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21 Best Things to Do in Houston this Week: Live Television, Snow Magic and Festivus

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Tuesday, December 20

Honeys, hold onto your husbands during this holiday performance, because these ladies come with a little extra stuffing in their stockings. RuPaul’s Drag Race’s most notable characters are making a cross-country tour de drag, and the girls have planned a special stop in Houston for Murray and Peter’s A Drag Queen Christmas. Showing off their talents are Season Eight winner Bob the Drag Queen, runners-up Kim Chi and Naomi Smalls, and sixth-place finisher Thorgy Thor, plus runway divas Milk, Trixie Mattel, Pearl and Roxxxy Andrews. The queens are serving fierce makeup, severe comedy, over-the-top choreography, elegant costumes, legendary lip-syncing and audience participation — with just a dash of shade. As always, dress for the occasion. Before you sashay away from the house, make sure to listen to the words of the perennial favorite, “Deck the Halls,” and don your gay apparel. 8 p.m. December 20. Houston of Blues, 1204 Caroline. For information, call 888-402-5837 or visit houseofblues.com/houston. $20 to $150. — Sam Byrd

With the holiday concert Love Divine, Cantare Houston continues a decade-long annual tradition and partnership with the Museum of Fine Arts, Houston. “The combination of art and music is so intertwined, it elevates the music we sing,” says Amy Solberg, artistic director for the choral group. The program incorporates contemporary and classic Christmas fare, but the main event is Eric Whitacre’s “Five Hebrew Love Songs.” Only during December can music organizations present Stanford motets and “I Wander as I Wander” alongside Hebrew poems. ’Tis the season. “We relate so much of the feeling of Christmas or the feeling of the holidays with the words we hear and, even if we aren’t raised in the church, we recognize the carols that are sung on the radio, whether they’re sacred or secular,” says Solberg. “There’s something about those familiar tunes and the storytelling.” 7:30 p.m. December 20. Museum of Fine Arts, Houston, 1001 Bissonnet. For information, call 713-724-9648 or visit cantarehouston.org. $10 to $40. — Katricia Lang

Attending one of BooTown’s Grown-Up Storytime nights is sort of like hanging out with friends and hearing about bowel movements, bad hook-ups and really embarrassing moments. Held once a month, the formula stays the same – half a dozen or so original stories read aloud – but the readers, writers and emcee always change. At GUST 96, we heard Cub Justice, Beers and Tears and Monstronaut. We’re not sure what stories will be told at GUST 97, but it’s sure to be current, a bit off-color, and almost always includes something written by John Wayne Communale. While there’s an occasional goose egg, those tend to happen early on; the writing gets better as the night progresses, with the seasoned writers stacked to close the show. It’s funny to watch when the personality of the reader doesn’t exactly line up with the voice of the writer, and the talent pool is sometimes a bit uneven, but it’s always entertaining. When it’s firing on all cylinders, however, with brilliant writing, a gifted reader and an audience half-drunk, it’s awesome stuff. 8 p.m. and 10 p.m. December 20. Rudyard’s Pub, 2010 Waugh. For information call 832-541-2861 or visit bootown.org. $5. — Susie Tommaney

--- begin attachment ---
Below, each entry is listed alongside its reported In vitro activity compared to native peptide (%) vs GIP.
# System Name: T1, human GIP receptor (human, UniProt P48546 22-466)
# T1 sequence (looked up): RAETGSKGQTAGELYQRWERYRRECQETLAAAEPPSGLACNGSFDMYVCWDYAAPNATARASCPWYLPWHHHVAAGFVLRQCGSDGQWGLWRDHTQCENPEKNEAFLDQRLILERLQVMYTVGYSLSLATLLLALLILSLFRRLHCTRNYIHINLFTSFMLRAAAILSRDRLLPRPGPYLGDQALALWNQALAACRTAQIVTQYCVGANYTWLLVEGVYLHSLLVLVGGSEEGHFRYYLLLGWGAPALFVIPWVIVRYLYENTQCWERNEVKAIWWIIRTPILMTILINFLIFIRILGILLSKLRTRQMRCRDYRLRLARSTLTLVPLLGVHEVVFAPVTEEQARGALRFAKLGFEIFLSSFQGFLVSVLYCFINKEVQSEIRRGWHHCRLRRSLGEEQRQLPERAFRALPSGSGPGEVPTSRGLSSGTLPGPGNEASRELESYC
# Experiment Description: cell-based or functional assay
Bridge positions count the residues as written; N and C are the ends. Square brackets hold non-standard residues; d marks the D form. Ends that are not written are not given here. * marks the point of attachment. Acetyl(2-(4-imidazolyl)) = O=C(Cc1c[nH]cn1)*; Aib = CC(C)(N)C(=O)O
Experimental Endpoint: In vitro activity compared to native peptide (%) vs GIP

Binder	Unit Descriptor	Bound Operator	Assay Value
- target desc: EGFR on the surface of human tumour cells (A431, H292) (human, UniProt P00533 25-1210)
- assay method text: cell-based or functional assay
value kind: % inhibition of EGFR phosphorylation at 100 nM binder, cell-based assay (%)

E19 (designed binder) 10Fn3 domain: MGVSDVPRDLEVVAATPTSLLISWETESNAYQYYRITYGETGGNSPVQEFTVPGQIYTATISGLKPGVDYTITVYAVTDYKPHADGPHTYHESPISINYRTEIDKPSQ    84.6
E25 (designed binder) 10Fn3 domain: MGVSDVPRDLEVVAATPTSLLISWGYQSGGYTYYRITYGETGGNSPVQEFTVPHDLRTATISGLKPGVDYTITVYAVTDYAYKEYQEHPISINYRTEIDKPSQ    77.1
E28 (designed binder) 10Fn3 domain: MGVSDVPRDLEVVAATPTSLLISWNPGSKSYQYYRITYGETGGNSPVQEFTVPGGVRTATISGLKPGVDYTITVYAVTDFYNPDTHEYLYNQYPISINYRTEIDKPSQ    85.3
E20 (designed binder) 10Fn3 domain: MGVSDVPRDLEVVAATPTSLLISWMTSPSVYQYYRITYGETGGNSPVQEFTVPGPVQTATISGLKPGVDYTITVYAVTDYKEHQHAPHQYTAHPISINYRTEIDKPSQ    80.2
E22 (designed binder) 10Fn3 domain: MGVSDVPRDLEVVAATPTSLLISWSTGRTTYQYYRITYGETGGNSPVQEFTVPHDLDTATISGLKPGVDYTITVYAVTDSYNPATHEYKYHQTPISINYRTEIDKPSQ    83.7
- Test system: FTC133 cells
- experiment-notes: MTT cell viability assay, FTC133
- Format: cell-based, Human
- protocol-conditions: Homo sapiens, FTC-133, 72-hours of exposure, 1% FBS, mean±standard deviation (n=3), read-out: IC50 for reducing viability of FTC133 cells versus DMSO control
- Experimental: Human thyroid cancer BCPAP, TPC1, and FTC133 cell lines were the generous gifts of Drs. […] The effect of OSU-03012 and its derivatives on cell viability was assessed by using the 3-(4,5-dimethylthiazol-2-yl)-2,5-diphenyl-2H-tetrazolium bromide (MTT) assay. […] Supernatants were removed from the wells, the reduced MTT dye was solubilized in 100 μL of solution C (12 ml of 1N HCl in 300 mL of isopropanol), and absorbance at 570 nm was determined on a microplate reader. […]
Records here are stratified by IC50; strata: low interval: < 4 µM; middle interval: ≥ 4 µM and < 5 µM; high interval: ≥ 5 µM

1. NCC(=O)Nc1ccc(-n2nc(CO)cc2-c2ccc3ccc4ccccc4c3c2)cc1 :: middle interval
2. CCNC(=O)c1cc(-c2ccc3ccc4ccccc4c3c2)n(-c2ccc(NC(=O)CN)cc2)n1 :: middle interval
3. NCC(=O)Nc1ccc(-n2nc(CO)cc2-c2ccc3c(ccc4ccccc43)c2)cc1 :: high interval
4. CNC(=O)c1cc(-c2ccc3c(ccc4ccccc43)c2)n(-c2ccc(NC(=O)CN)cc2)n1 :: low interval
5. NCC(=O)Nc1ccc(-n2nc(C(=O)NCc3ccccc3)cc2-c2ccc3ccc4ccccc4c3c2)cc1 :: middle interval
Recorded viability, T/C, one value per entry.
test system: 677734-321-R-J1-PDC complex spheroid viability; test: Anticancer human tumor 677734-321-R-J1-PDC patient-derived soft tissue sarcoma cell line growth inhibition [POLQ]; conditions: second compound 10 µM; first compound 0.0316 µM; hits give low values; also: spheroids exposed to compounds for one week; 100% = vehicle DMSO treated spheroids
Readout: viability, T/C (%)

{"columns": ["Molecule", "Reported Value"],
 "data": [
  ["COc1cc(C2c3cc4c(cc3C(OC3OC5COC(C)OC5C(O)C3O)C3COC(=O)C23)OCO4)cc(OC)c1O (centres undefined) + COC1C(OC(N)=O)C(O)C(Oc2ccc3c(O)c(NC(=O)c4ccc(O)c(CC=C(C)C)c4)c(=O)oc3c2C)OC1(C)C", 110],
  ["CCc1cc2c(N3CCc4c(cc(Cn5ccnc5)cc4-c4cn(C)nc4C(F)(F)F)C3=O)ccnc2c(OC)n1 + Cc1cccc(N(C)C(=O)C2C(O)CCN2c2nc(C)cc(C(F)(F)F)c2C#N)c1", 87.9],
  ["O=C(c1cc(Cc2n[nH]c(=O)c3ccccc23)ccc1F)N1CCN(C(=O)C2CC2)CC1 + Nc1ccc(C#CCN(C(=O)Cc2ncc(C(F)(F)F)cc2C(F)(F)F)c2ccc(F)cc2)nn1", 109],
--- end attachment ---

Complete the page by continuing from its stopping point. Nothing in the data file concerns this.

Wednesday, December 21

What do an ampersand, a curious cat and a woman sawing some guy’s legs off all have in common? Each was the subject of a short film made entirely on a mobile device for Rec Room’s first cell phone film festival. The seasonal fest returns for the Winter le Film Festival de Mobile Phone, because Rec Room co-founder Stephanie Wittels Wachs says the venue “wanted to create something everyone could do, even if you don’t define yourself as a filmmaker or an artist.” She says everyone has a cell phone and, between Snapchat, Instagram and Facebook, everybody is “like a little filmmaker now.” Films vie for best short, best feature length (more than three minutes) and fan favorite honors. She describes the fall fest’s winning film, Dawn, as a fascinating ten-minute exploration of the moment before two people say something to each other. Everyone — winners, losers and guests — can walk the red carpet here. 8 to 9 p.m. December 21. 100 Jackson. For information, call 713-344-1291 or visit recroomhtx.com. $5. — Natalie de la Garza

Since moving to Los Angeles at the age of 21, Houston native Steven “Guero” Charles has performed with plenty of luminaries: Beyoncé, Demi Lovato and Justin Bieber. This weekend, the now 25-year-old professional dancer returns to his hometown to present an innovative dance project titled Awaken. He has envisioned this night for more than a year, with hopes that it will heal and re-energize the dancers and audience members alike. “Some people are losing their fire that they once had to dance and perform,” he says of those he grew up with, “and nobody’s doing anything about it.” Deciding to step in, Charles gathered a cast of 34 dancers from Houston and Los Angeles to create a collaborative experience of learning and inspiration. He says it “lifts you up” to see somebody committing his entire self to something he loves. 8:30 p.m. December 21 and 22. The MATCH, 3400 Main. For information, call 713-521-4533 or visit matchouston.org. $20 to $25. — Lawrence Elizabeth Knox